India warns Pakistan relations on edge following last week's carnage.
India warned Monday that the Mumbai attacks had dealt a "grave setback" to relations with Pakistan, as the United States urged Islamabad to show "absolute" cooperation with India's probe into the assault.
"What has happened is a grave setback to the process of normalisation of relations and the confidence-building measures with Pakistan," minister of state for external affairs Anand Sharma told newswire AFP.
Sharma said the Islamist gunmen who launched their devastating attack on India's financial capital on Wednesday evening were "all from Pakistan" and stressed that it was time Islamabad delivered on its promise to prevent Pakistani soil being used for attacks on India.
India and Pakistan, both armed with nuclear weapons, have fought three wars and were on the brink of a fourth over a 2001 militant assault on the Indian parliament.
Pakistan has denied any involvement in the latest bloodshed which left more than 170 dead and threatens to derail a slow-moving peace process launched in 2004. Pakistan president Asif Ali Zardari has urged India not to "over-react".
US secretary of state Condoleezza Rice, who is due to visit India on Wednesday, said it was crucial that Pakistan be seen to fully cooperate with the Indian investigation.
"I don't want to jump to any conclusions myself on this but I do think that this is the time for a complete, absolute, total transparency and cooperation and that is what we expect," she told reporters accompanying her on a trip to Europe.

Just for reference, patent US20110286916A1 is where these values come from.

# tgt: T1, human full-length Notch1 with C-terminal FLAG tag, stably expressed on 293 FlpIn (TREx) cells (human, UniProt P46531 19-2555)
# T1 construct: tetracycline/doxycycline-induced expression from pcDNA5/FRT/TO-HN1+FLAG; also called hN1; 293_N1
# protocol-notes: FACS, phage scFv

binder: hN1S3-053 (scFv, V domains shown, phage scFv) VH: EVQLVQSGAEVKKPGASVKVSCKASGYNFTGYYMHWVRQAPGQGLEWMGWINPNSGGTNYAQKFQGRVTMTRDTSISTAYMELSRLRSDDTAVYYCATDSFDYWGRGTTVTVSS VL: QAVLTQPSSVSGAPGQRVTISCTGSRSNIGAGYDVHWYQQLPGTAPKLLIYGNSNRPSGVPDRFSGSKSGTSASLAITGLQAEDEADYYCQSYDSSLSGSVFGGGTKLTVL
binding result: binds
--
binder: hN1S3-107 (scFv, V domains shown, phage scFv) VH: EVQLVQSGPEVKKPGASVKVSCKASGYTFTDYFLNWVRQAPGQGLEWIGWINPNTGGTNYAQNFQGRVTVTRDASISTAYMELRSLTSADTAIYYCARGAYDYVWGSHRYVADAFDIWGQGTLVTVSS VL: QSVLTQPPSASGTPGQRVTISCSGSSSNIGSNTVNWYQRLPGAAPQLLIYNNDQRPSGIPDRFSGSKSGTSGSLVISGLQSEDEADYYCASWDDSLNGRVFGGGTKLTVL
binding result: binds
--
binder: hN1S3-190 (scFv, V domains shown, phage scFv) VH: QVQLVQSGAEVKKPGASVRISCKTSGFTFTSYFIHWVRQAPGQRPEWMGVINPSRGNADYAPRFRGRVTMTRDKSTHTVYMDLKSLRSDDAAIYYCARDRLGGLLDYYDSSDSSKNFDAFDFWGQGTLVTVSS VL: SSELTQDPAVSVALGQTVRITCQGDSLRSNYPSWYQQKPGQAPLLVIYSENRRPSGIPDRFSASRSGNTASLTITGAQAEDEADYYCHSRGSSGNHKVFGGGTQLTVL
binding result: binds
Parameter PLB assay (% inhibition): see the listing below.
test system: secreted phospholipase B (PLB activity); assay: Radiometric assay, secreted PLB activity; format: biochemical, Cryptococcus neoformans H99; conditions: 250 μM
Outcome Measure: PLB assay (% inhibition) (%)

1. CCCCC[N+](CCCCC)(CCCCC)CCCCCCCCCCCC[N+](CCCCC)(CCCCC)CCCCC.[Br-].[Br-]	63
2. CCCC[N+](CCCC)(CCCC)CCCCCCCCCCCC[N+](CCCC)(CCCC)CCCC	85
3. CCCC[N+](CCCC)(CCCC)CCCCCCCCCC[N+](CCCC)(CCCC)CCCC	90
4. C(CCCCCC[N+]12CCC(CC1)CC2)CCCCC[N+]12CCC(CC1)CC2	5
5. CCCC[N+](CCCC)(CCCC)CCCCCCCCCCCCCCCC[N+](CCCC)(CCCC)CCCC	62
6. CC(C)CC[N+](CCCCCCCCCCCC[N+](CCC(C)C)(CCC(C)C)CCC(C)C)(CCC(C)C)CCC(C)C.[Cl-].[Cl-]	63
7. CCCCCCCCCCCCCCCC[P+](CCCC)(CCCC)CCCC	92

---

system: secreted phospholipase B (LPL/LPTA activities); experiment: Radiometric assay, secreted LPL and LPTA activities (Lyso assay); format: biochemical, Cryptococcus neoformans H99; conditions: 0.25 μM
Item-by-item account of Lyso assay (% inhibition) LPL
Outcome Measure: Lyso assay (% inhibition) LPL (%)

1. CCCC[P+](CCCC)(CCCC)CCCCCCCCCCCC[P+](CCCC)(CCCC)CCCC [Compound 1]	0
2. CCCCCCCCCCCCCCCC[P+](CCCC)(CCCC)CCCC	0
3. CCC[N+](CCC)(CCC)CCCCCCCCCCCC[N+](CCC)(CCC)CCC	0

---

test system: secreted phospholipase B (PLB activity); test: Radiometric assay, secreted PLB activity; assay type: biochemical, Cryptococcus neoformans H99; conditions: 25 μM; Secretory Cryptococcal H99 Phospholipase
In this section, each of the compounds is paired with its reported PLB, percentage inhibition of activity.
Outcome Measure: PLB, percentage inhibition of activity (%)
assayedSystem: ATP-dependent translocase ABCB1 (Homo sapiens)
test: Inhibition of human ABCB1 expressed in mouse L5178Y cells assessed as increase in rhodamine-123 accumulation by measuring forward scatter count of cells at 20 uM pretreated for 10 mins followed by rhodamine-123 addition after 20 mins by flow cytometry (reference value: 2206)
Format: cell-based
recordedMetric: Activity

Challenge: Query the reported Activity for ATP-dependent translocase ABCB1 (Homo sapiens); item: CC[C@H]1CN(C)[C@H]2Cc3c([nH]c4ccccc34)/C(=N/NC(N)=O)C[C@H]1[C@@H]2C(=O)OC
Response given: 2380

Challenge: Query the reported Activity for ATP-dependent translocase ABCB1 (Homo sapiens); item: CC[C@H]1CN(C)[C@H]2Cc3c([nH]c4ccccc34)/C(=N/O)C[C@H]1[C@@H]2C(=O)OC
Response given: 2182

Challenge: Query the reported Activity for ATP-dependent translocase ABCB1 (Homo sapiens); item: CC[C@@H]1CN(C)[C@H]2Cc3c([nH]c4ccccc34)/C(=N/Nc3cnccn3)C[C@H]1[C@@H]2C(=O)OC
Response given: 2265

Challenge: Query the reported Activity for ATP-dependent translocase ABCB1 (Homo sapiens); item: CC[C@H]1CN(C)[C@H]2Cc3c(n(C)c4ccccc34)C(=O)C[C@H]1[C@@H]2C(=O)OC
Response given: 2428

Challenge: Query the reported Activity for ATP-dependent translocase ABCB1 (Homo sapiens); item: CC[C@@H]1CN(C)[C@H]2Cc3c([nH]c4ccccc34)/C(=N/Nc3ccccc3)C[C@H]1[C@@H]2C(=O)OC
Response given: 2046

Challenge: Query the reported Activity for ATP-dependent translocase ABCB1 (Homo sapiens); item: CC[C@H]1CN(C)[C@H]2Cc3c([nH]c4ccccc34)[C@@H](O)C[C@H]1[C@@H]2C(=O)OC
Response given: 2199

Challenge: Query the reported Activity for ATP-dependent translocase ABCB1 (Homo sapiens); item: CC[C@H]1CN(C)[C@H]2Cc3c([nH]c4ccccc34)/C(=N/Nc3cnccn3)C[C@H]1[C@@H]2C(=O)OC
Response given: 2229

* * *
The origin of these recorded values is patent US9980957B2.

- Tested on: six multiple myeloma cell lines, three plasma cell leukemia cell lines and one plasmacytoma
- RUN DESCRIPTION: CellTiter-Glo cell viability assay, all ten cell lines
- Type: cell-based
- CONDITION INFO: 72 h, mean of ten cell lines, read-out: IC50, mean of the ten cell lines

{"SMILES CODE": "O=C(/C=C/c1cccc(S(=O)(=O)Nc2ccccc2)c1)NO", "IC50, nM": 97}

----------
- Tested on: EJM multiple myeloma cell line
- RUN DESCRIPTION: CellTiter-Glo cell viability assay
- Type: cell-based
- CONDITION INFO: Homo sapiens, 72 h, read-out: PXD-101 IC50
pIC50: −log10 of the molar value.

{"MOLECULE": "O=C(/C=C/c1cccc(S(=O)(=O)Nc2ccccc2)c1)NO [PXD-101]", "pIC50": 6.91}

"What we are emphasising to the Pakistani government is the need to follow the evidence wherever it leads and to do so in the most committed and firmest possible way," she said.
Maharashtra chief minister Vilasrao Deshmukh said Monday he had offered to resign amid widespread public anger over perceived intelligence and security failings that contributed to the bloodshed.
"If the responsibility of the attacks is on the chief minister, then I will go," Deshmukh told reporters. His deputy, R.R. Patil, had stepped down earlier in the day.
The most high-profile political casualty has been interior minister Shivraj Patil who resigned on Sunday after "owning moral responsibility" and has been replaced.
India's powerful national security adviser offered to quit but will likely stay put.
With a sense of normality only slowly returning to Mumbai, the focus has turned to who might be responsible for the brazen grenade and gun assault on two luxury hotels, a hospital, a railway station, a Jewish centre and other sites.
Indian government sources said New Delhi was almost totally convinced that the attack was carried out by Pakistan-based militant group Lashkar-e-Taiba, with assistance from sections within Pakistan's powerful spy service.
Lashkar, which has been battling Indian troops in Kashmir, was banned by Pakistan in 2002 - but the Indian sources said that ban has never been enforced.
Pakistan has repeatedly underlined that it is fighting its own battle against Islamist insurgents, who have taken their bloody campaign to the heart of the Pakistan capital, and stressed the two nations have a common enemy.
"Even if the militants are linked to Lashkar-e-Taiba, who do you think we are fighting?" Zardari told Monday's Financial Times, noting that Pakistan was battling a welter of militant groups along its border with Afghanistan.